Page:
Immunoglobulin M deficiency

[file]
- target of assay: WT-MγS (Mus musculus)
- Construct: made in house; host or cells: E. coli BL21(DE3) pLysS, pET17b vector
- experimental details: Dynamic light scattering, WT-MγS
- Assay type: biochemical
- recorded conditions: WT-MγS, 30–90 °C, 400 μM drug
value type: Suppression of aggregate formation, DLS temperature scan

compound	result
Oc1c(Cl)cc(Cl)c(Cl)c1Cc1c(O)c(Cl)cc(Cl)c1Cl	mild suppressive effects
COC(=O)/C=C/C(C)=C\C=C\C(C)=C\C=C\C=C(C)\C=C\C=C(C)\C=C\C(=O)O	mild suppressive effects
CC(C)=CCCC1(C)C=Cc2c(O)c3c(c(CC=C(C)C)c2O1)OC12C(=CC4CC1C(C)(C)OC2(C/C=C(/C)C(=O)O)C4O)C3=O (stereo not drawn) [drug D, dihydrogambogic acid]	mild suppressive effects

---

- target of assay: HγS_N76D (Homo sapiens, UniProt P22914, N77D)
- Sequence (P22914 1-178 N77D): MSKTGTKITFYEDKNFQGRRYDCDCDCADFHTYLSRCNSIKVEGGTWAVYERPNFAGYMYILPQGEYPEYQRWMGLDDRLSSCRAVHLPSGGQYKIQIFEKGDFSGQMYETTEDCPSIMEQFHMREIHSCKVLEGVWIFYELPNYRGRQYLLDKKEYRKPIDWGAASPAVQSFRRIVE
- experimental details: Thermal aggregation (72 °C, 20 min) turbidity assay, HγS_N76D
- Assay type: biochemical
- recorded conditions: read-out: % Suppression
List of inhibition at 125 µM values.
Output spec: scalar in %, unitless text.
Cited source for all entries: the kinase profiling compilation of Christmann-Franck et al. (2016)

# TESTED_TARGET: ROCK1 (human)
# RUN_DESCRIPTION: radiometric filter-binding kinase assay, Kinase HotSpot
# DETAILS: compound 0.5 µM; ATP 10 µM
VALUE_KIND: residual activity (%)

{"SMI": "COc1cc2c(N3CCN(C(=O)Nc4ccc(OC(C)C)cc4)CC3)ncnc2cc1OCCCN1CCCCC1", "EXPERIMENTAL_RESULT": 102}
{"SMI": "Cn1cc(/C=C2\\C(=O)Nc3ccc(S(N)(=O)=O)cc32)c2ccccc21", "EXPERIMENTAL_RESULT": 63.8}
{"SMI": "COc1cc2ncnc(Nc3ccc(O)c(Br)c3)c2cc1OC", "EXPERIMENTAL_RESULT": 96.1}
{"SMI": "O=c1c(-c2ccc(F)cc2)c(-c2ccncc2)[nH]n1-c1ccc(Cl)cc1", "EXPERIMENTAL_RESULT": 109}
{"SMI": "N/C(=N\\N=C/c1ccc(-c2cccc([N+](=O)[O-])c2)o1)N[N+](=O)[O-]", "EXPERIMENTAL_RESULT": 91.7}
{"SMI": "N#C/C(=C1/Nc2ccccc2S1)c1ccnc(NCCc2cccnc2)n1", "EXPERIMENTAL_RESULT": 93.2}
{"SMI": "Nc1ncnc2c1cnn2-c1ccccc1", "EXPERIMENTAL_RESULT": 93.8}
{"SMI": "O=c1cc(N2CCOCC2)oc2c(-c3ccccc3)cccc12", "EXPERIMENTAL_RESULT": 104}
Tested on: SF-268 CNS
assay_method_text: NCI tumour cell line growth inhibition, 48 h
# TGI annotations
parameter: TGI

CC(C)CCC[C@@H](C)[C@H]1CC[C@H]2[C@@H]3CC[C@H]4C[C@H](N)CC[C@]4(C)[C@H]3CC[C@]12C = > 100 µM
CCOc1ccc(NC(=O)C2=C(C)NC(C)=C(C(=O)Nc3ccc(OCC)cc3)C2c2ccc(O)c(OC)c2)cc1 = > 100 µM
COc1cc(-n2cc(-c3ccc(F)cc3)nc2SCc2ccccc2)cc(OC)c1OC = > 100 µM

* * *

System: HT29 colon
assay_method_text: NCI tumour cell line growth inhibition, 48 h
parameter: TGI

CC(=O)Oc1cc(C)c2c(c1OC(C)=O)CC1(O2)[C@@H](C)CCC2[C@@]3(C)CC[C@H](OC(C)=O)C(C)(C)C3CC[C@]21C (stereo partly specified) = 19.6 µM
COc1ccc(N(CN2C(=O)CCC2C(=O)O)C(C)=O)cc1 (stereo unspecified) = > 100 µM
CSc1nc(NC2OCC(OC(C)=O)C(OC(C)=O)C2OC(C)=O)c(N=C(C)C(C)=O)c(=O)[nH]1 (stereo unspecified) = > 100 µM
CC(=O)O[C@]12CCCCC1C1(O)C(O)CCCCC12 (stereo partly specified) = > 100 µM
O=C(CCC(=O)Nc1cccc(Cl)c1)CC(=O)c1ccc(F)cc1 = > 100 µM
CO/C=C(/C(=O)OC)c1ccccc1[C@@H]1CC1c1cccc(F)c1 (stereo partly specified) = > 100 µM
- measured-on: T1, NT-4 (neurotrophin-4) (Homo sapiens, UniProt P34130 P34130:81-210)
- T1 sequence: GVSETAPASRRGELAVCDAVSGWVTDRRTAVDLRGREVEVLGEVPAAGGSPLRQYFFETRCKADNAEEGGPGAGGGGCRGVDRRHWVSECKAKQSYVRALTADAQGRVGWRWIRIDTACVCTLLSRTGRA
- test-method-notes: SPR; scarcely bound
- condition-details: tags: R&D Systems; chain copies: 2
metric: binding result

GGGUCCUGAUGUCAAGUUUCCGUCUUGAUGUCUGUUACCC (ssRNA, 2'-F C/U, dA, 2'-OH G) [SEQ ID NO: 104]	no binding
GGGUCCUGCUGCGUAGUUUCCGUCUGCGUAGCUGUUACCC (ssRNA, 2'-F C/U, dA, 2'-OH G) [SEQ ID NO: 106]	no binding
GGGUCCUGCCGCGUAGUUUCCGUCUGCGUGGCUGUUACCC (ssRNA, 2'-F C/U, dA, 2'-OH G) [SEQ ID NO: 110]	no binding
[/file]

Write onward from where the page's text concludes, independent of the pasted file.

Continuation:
IgM deficiency - Immunoglobulin M deficiency: Description, Causes and Risk Factors:IgMIgM antibodies are the largest type of antibody. They are found in the bloodstream and lymph fluid. The IgM antibodies are the first antibodies that are produced in response to an infection. They also stimulate other immune system cells to produce compounds that can destroy invading cells. IgM antibodies normally make up about 5-10% of all the antibodies in the body.Selective immunoglobulin M deficiency (SIgMD) is a rare form of primary immunodeficiency with a reported prevalence of 0.03% to 3%. Selective IgM deficiency can be asymptomatic or present symptomatically with infections caused by encapsulated bacteria and viruses, some of which can be serious and even life-threatening. These vary from pneumonia to septicemia and meningitis.Selective IgM deficiency is a heterogeneous disorder with no known genetic component, and may occur as a primary or a secondary condition. Primary in children may present with severe life-threatening infections, whereas in adults it is usually associated with autoimmune diseases and malignant neoplasm. Secondary selective IgM deficiency is much more common than primary selective IgM deficiency and may be seen in association with malignancy, autoimmune disease, gastrointestinal disease, and immunosuppressive treatment.The pathogenesis of primary selective IgM deficiency is unknown. A number of defects have been reported, including intrinsic B-cell defect in plasma cell differentiation, increased T-cell suppressor activity, which may be specific to IgM isotype or isotype-nonspecific, and decreased helper T-cell activity. This suggests that selective IgM deficiency is a heterogeneous disorder, which requires further studies to elucidate the predominant mechanisms involved in its pathogenesis.The cause of SIgM deficiency is unknown, and no clear pattern of inheritance has been suggested. The stability of the finding of selective deficiency of IgM versus progression to deficiency of other immunoglobulin isotypes, has not been well characterized.Patients with malignant neoplasms (eg, clear cell sarcoma, Bloom syndrome, promyelocytic leukemia), autoimmune diseases (eg, rheumatoid arthritis, Hashimoto thyroiditis, systemic lupus erythematosus, autoimmune hemolytic anemia), infections (eg, Brucella), or those given immunosuppressive agents may develop secondary SIgM deficiency.Patients with selective immunoglobulin M deficiency are susceptible to recurrent sepsis and overwhelming infection with encapsulated bacteria (eg, Streptococcus pneumoniae, Neisseria meningitidis, Haemophilus influenzae). They may also have autoimmune disease including glomerulonephritis and osteomyelitis from which organisms are not recoverable, as well as malignancies, chronic dermatitis, diarrhea, and upper respiratory infections (UTIs).Symptoms:Patients may be asymptomatic, while others may experience prolonged or life-threatening infections, especially during infancy. Recurrent infections, including, sinusitis and pneumonia, are caused by bacteria. Patients may also experience atopic or chronic dermatitis, allergic rhinitis (hay fever), wheezing, and/or diarrhea.Diagnosis:A nephelometry blood test may be performed to diagnose SIgM deficiency. The disorder is diagnosed after significantly decreased IgM are observed in the patient's blood. During the procedure, a sample of blood is taken from the patient. Anti-immunoglobulins are added to the blood sample. A medical instrument then measures the movement of particles in a substance that is caused by the interaction between immunoglobulins and anti-immunoglobulins. The test quickly and accurately measures the amount of IgM in the patient's blood.Treatment:Infections should be treated promptly with appropriate antibiotics, depending on the suspected pathogen. Empiric broad-spectrum therapy may be necessary before specific organisms are isolated. Some patients with selective IgM deficiency may also have increased susceptibility to fungal infections, so excessive use of broad spectrum antibiotics should be avoided, and antifungals should be added when appropriate. Intravenous immunoglobulin is a therapeutic consideration for patients with SIgM deficiency who have demonstrated findings of defective antigen-specific IgG responses, particularly if they lack IgG against encapsulated bacteria and have chronic or recurrent sinopulmonary infection.Commonly prescribed antibiotics include amoxicillin (Trimox® or Biomox®), cefuroxime (Ceftin®, Kefurox®, or Zinacef®), amoxicillin (Amoxil®, Polymox®, or Trimox®), trimethoprim/sulfamethoxazole, also called TMP/SMX (Bactrim®, Cotrim®, or Septra), azithromycin (Zithromax®), clarithromycin (Biaxin®), erythromycin (Erythrocin® or Ery-Tab®), and amoxicillin and clavulanate (Augmentin®).NOTE: The above information is educational purpose. The information provided herein should not be used during any medical emergency or for the diagnosis or treatment of any medical condition.DISCLAIMER: This information should not substitute for seeking responsible, professional medical care.